"You can't say I love baseball and then turn around and say I hate the Yankees when they play the game the way you wish your team played"
    --Bob Ryan BOSTON Globe Columnist

  • #2
    1939 - Reds v. Yankees

    Ernie Lombardi's "snooze" play at the plate when he got hit in the cup.
    "It is a simple matter to erect a Hall of Fame, but difficult to select the tenants." -- Ken Smith
    "I am led to suspect that some of the electorate is very dumb." -- Henry P. Edwards
    "You have a Hall of Fame to put people in, not keep people out." -- Brian Kenny
    "There's no such thing as a perfect ballot." -- Jay Jaffe

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    • #3
      Hey, good stuff guys, thanks. 1996 is a real tough year to pick just one play as so many weird things happened. In game 1 they all went against the Yanks then in games 4,5,6 they all went against the Braves, maybe you can help me decide which one stands out.

      Game 1: a broken bat ground ball to 3rd. Boggs fields the ball, the only problem, uh oh he comes the barrel of the broken bat. It hits him in his legs and slows him down. When he recovers the runner is safe at first and beats the throw.

      also in game 1: a wild pitch to charlie hayes. The catcher runs after the ball and throws off his mask. The mask hits Hayes square in the stomach. Ouch.

      game 4: Yanks down 6-0. Jeter leads off the 6th with little reason for hope. He hits a foul pop up that 3 Braves try to converge on. McGriff, Lemke, and rookie Jermaine Dye. The right field umpire only sees the first two and does not move. Dye meanwhile has to see where the ball is in the air, plot a route around the ump who is directly in the way (damn, shoulda just ran right over that damn ump ). then as he came back around he made one last dive and the foul pop fell a foot from his glove. Given a reprieve, Jeter fought off a good pitch for a leadoff single which would be the beginning of the end for the Braves.

      also in game 4: If you saw Charlie Hayes swinging bunt roller down the third base line to lead off the 8th you would put it in this category too. Damn how did that ball stay fair? Even Joe Buck commented "Hayes with a swinging bunt that will roll...and stay fair, unbelievable!" And that, along with Mariano Duncan's taylor-made double play grounder muffed by SS Rafael Beliard in there for defensive purposes, (he only got the out at second) this set up Leyritz's famed blast game tying blast. OK so these two probably dont make it I just love how many breaks the Yanks got in that series, I really believe it was fate. :gt

      Game 5: A pop fly from Charlie Hayes in a scoreless game brings Dye and gold glove CF Marquis Grisson together. Dye perhaps screened Grissom from seeing the ball, and it bounced off Grissom's hip and hit the ground. Hayes was at second, and Cecil Fielder would double him home for the only run of the game.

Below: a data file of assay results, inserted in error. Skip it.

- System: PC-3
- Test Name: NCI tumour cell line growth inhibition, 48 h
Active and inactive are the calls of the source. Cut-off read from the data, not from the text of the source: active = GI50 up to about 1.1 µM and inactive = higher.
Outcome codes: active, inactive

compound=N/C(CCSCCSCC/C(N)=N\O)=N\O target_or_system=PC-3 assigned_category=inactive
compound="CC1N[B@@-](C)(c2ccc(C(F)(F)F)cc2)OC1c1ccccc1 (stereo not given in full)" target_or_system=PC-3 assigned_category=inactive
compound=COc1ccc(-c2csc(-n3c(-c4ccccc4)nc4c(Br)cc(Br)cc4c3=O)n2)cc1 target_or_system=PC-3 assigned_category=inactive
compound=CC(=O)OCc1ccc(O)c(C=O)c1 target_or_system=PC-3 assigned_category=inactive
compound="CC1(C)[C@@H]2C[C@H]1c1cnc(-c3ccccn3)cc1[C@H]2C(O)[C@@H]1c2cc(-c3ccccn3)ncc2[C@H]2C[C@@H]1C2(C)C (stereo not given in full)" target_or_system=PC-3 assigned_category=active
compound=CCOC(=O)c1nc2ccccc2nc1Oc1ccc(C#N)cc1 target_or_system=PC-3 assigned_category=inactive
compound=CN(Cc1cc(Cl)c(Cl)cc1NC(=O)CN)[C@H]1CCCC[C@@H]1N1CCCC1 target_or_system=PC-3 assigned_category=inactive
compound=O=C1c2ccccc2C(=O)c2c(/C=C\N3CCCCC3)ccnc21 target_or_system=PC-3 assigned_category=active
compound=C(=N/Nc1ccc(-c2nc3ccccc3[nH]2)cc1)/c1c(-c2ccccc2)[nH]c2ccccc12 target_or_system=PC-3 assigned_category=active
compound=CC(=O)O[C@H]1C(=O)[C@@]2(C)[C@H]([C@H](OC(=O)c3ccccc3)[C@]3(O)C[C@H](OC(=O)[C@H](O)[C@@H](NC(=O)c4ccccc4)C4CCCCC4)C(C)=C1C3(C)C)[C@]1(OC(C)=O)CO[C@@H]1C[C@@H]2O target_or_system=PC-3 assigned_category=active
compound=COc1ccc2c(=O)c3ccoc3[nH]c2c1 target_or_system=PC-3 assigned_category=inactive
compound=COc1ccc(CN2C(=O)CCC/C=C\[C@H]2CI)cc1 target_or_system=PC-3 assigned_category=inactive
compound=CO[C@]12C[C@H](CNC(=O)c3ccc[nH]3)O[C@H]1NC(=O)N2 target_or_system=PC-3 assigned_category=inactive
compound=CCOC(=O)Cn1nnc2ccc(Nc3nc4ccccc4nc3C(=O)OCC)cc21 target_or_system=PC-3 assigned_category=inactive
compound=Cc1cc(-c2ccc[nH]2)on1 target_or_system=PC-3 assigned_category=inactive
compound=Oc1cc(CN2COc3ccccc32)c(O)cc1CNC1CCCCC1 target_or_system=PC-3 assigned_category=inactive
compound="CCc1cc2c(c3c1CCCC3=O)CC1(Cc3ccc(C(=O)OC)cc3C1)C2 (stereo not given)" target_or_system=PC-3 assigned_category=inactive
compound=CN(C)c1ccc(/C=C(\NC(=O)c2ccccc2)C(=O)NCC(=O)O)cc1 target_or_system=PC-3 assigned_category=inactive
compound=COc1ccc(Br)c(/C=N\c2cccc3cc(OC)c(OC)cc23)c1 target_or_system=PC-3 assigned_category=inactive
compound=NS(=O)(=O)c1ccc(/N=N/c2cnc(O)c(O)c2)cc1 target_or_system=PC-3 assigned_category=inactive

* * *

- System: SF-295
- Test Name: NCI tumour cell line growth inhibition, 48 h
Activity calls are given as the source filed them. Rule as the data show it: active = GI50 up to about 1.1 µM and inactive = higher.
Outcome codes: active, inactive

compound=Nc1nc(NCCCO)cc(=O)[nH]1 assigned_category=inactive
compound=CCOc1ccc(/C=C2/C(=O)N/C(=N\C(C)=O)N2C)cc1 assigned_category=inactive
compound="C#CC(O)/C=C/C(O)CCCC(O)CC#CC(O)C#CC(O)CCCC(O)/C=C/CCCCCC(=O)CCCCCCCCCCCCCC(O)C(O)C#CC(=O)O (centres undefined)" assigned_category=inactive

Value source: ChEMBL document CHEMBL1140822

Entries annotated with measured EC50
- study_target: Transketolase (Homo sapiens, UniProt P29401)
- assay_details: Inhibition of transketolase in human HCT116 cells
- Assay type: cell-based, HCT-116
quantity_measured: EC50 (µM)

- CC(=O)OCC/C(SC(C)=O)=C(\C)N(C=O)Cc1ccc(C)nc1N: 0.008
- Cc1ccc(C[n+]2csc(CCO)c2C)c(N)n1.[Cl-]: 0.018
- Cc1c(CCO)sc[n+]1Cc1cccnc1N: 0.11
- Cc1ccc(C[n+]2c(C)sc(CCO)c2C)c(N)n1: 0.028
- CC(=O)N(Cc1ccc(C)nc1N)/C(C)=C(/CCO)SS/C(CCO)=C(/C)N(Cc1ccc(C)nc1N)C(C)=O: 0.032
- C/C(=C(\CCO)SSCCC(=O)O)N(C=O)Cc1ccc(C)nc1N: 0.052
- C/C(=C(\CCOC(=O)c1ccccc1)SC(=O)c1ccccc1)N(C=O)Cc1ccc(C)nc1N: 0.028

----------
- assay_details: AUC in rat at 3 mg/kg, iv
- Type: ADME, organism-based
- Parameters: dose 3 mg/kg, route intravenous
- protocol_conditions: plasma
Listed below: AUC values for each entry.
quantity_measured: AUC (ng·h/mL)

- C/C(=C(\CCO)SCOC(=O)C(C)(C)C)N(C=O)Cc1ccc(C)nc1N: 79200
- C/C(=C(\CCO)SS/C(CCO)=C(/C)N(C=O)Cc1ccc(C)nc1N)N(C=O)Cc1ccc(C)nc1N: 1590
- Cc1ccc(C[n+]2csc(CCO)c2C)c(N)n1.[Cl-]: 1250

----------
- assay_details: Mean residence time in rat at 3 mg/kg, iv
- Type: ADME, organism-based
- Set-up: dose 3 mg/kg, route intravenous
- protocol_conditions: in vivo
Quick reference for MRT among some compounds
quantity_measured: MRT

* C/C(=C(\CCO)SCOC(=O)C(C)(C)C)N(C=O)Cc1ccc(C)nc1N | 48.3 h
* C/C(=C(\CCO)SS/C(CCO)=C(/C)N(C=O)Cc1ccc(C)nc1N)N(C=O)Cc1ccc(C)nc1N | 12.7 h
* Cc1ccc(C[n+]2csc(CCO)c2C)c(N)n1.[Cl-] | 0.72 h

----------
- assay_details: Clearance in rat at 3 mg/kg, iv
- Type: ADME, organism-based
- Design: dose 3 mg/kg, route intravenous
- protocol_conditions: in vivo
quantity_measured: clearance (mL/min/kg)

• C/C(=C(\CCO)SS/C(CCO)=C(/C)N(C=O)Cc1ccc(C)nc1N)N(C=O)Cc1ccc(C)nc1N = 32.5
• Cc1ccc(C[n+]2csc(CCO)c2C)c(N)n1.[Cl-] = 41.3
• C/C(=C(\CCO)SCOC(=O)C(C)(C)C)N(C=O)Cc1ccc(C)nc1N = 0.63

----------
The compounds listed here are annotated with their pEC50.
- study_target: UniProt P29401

Personally I think its between the game 1 Boggs having to field a ground ball and bat and game 4 the umpire gets in the way and gives rookie Jeter a second chance.

      oh yeah, that 1970 play you talk about, was that when Sparky Anderson ran out and went nuts on the ump? I might have seen this, they had him mic'd for sound "There's no way possible he tagged him! No way possible!...How could you have seen the play when you were knocked down!" Because I believe the ump got in the way of the runner and got knocked over before getting up and instantly making the out call. Carbo came back to argue too, and the films show he may not have touched home plate on the slide (he also wasnt tagged of course) but when he was arguing he had jumped on home plate w/o even realizing it. That's when the run should've counted.

      And for Chancellor? That is funny stuff, where did you hear about that play, especially from such an old series that was a sweep, I figure no one is talking about funny little things like that in such a dull overlooked 4 and out series.
      "You can't say I love baseball and then turn around and say I hate the Yankees when they play the game the way you wish your team played"
      --Bob Ryan BOSTON Globe Columnist

      Comment


      • #4
        I was going to mention the Devon White play. Watching it live, it was bizarre.

        How about Mickey Owen's dropped third strike in 1941?

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        • #5
          1972 World Series-Oakland A's reliever Rollie Fingers had a 3-2 count on Johnny Bench when A's catcher Gene Tenace "called" for an intentional walk,then proceeded to squat in his regular position as Fingers threw one down the middle of the plate for strike 3 killing a Reds rally and stunning Bench at the same time.

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          • #6
            Pop quiz: Which World Series ended on a routine fly ball which the outfielder simply chose not to catch?

            (This one will have you guys kicking yourselves when you find out what it is )
            "You can't say I love baseball and then turn around and say I hate the Yankees when they play the game the way you wish your team played"
            --Bob Ryan BOSTON Globe Columnist

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            • #7
              Originally posted by Chisox73
              1972 World Series-Oakland A's reliever Rollie Fingers had a 3-2 count on Johnny Bench when A's catcher Gene Tenace "called" for an intentional walk,then proceeded to squat in his regular position as Fingers threw one down the middle of the plate for strike 3 killing a Reds rally and stunning Bench at the same time.
              One of my favorites, ChiSox ... I think Bench is still pulling his jock up from that one.

              How about the shoe polish episode in the '69 Mets-Orioles World Series?

              Billny - - - As for which Series ended on a routine fly that an outfielder "simply chose not to catch," well, that one's got me stumped due to the wording, I think ... The '91 Series ended when Atlanta's LF (Gant?) sort of gave up on catching the fly ball since there was no way he was going to throw the 3B runner out at home even if he did catch it ... Is that what you're looking for?